The New York Times covers phase one of the Trump peace plan, an economic “workshop” in Bahrain next month at which the administration is expected to dangle the money it wants to give Palestinians and states neighboring Israel, so that Palestinians will sacrifice their political demands/rights (among them sovereignty on ’67 borders; return of refugees; shared Jerusalem)– a figure said to be $68 billion.
The article quotes No Palestinians. It does include quotes from Aaron David Miller, Jared Kushner, Robert Satloff, Treasury’s Steve Mnuchin, and Brookings pundit Tamara Cofman Wittes. Five (Jewish) Americans, all five of them strong supporters of Israel. (Mnuchin’s background is here.)
Satloff, Wittes, and Miller are all presented as “critics” of the plan, but they are all Zionist critics of the plan. Just different shades of Zionist.
Why? This is racism in journalism before your eyes. The Times clearly has a structural bias against Palestinians. Even as it demonstrates its higher consciousness in other left zones, the newspaper is stuck in the old paradigm on Israel. How else could a newspaper publish four justifications of the killings of nonviolent protesters inside of a few months, as it did last year re Gaza? This would never happen in any other context when a government opens fire on demonstrators. But the Times columnists offered those justifications, in Shmuel Rosner’s case almost a bloodthirsty one, and there was no balance, let alone criticism from the Roger Cohens, David Brookses, and Michelle Goldbergs of the world. Palestinians simply don’t count as full human actors.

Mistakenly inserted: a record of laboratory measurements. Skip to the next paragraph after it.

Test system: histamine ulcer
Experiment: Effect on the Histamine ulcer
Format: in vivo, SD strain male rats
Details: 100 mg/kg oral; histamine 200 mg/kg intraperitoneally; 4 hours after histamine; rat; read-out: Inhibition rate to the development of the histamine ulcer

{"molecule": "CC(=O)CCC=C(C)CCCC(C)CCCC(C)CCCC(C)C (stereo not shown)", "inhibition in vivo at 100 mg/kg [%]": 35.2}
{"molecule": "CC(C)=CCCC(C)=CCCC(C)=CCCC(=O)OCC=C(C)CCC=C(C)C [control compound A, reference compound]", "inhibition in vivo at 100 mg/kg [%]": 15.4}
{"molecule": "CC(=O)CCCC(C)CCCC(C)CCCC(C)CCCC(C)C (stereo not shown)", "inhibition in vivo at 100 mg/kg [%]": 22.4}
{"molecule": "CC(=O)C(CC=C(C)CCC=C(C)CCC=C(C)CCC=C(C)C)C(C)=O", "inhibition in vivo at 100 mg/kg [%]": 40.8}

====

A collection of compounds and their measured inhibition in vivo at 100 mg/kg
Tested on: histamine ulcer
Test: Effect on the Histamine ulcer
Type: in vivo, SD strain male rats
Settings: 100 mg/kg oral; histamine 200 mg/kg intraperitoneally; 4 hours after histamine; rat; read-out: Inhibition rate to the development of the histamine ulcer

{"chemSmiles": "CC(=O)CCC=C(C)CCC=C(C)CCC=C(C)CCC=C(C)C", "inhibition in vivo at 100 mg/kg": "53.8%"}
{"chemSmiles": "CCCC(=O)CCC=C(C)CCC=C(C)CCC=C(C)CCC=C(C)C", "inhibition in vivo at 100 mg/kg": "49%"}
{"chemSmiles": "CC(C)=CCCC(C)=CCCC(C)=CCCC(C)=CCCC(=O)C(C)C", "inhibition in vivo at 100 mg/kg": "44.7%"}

The Palestinian Prime Minister released a statement rejecting the economic summit today. He and his cabinet surely were available yesterday. So was Sam Bahour, who writes that Palestine cannot have an economic future without an independent political future, in which construction workers and university graduates will be able to find employment inside a Palestinian state. Diana Buttu, Saeb Erekat, Hanan Ashrawi (who has been denied a visa to travel to the U.S.), Omar Barghouti, Mustafa Barghouti, Haider Eid surely would have spoken to the Times, too. Palestine is truly teeming with sophisticated political actors on a wide range who would have something to say about the implausibility of economic peace. And if the Times says this was an American politics piece, well, there are Palestinians here, too, who have a lot to say. The bottom line here is obvious and disturbing. Palestinians aren’t equals.